FREE SCREENING

REQUEST APPOINTMENT

Two exercises that can reduce constant neck pain

It’s amazing how much an issue like constant, or chronic, neck pain can affect your day. Your pain can make it harder to make it through a whole day of work. Checking messages on your smartphone can become a painful activity. You might even have difficulty mustering the energy to play with your kids. 

The reality is that many American suffer from chronic neck pain, and one medical study found that 30% of people who have neck pain will develop chronic symptoms. Physical therapists can take steps to help you treat your constant neck pain effectively. A common step your therapist may take is to show you how to do specific therapeutic exercises such as: 

  1. Neck rolls

Constant tension in the neck and shoulder muscles is a common trigger for chronic neck pain. There are many stretching exercises that can help relieve the tension, and they can help reduce the tension and pain and even help you avoid future neck pain. An example of a stretching exercise your physical therapist may show you is the neck roll exercise. 

How to do the neck roll exercise

  • Start by standing up straight or sitting up straight in a stable chair. 
  • Slowly let your chin drop toward your chest. 
  • Slowly rotate your head clockwise three times. 
  • Switch directions and do three counterclockwise rotations. 
  • To increase the benefits of this stretch, you can hold a specific position for a few seconds if you feel a lot of tension. 
  • Repeat this stretch as necessary throughout the day. 
  1. Prone shoulder lifts

There are several shoulder muscles that help provide stability for your neck and head. However, weakness in these muscles can contribute to constant neck pain. One exercise that can help strengthen your shoulders so they can better support your neck is the prone shoulder lift exercise. 

How to do the prone shoulder lift exercise

  • Lie down on your stomach on a bed or yoga mat. You may need to put a small pillow or a folded towel under your forehead to properly position your neck. 
  • Position your arms out in front of you.
  • Squeeze your shoulder blades together. 
  • Lift your arms off the ground about two to three inches. 
  • Hold this position for three to five seconds. 
  • Lower your arms and relax your shoulders. 
  • Repeat the steps until you’ve done eight to 10 repetitions. 

Continuum Wellness offers effective treatment for constant neck pain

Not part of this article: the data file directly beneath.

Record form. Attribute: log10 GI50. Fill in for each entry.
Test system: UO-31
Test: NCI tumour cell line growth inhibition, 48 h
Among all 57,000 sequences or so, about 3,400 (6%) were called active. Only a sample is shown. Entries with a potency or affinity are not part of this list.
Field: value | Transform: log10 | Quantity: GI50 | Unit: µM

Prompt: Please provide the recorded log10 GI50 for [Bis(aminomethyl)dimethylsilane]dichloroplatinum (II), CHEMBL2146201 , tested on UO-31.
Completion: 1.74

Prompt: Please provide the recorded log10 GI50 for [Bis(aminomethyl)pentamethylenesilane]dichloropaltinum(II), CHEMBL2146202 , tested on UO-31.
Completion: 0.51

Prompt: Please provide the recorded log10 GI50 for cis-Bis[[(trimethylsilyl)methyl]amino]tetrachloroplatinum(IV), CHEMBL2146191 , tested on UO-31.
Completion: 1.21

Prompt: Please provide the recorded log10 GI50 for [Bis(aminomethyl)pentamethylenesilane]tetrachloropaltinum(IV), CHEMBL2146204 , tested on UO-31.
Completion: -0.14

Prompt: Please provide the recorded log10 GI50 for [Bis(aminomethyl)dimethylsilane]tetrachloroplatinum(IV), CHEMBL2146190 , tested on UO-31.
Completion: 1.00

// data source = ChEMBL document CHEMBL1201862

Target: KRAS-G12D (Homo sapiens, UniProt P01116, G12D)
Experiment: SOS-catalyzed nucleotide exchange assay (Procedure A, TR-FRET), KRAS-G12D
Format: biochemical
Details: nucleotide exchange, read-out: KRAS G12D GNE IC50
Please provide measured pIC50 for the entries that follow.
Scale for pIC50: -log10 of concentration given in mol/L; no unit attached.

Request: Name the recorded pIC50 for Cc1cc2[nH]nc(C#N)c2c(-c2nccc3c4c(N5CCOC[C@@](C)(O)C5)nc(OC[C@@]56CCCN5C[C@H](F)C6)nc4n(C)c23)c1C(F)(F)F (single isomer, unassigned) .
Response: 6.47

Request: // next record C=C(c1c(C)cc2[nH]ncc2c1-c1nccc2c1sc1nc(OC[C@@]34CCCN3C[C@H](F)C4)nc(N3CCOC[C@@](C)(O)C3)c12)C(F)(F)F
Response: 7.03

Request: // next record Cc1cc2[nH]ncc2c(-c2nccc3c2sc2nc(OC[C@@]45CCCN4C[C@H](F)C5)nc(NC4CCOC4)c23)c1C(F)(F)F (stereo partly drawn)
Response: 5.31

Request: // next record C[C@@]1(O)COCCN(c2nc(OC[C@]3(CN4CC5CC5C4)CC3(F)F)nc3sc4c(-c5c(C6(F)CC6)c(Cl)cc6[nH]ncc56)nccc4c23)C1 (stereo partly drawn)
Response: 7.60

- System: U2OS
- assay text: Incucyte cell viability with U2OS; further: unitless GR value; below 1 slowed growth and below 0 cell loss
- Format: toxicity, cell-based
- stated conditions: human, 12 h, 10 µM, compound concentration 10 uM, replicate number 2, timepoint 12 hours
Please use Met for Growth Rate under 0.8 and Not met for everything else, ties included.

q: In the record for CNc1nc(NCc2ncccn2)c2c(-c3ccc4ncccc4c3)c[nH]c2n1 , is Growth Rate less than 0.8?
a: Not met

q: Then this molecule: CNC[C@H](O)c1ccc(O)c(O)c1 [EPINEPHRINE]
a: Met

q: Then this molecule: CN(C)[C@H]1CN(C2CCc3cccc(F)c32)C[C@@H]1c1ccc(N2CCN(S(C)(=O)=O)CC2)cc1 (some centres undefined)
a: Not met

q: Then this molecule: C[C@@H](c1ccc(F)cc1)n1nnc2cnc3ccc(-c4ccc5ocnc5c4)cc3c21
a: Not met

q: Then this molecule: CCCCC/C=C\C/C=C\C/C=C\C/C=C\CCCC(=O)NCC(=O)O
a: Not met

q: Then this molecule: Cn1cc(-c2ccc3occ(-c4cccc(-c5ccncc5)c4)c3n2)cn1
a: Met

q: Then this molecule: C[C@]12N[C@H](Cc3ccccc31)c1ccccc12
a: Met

Fed up with living with constant pain in your neck? At Continuum Wellness, our team of physical therapy specialists can help you address your chronic neck pain. We’ll start by performing a free screening of your neck to determine the source of your pain. Next, our physical therapists will construct a unique therapy plan for you that’s designed to reduce your pain and prevent its recurrence. Such a plan can include techniques like: 

Contact our team today for more information about our chronic pain treatment services or to schedule an initial appointment. 

For more information, Contact Us Today.

Latest Blogs

These 3 fitness trends could land athletes in sports physical therapy

These 3 fitness trends could land athletes in sports physical therapy

With the wealth of fitness information available online, athletes now have more resources than ever to help them perform at their best. Nutrition plans, workout routines and the newest breakthroughs in medical news are available at the click of a button. However, it...

4 super exercises for reducing postpartum hip pain

4 super exercises for reducing postpartum hip pain

Your pelvic region is a ring of bones at the bottom of your spine that includes your tailbone, your sacrum and your hip bones. When a woman gives birth, these bones can sometimes take a beating. Pain in the hips is one of the most common complaints of women who have...

Why would you want to find a physical therapist for your painful wrist?

Why would you want to find a physical therapist for your painful wrist?

When was the last time that you experienced wrist pain? Was it the last time you reached into your fridge and tried to uncap a jar of pickles? Or was it when you came home from work and turned the knob of your front door? If either of these scenarios sound familiar to...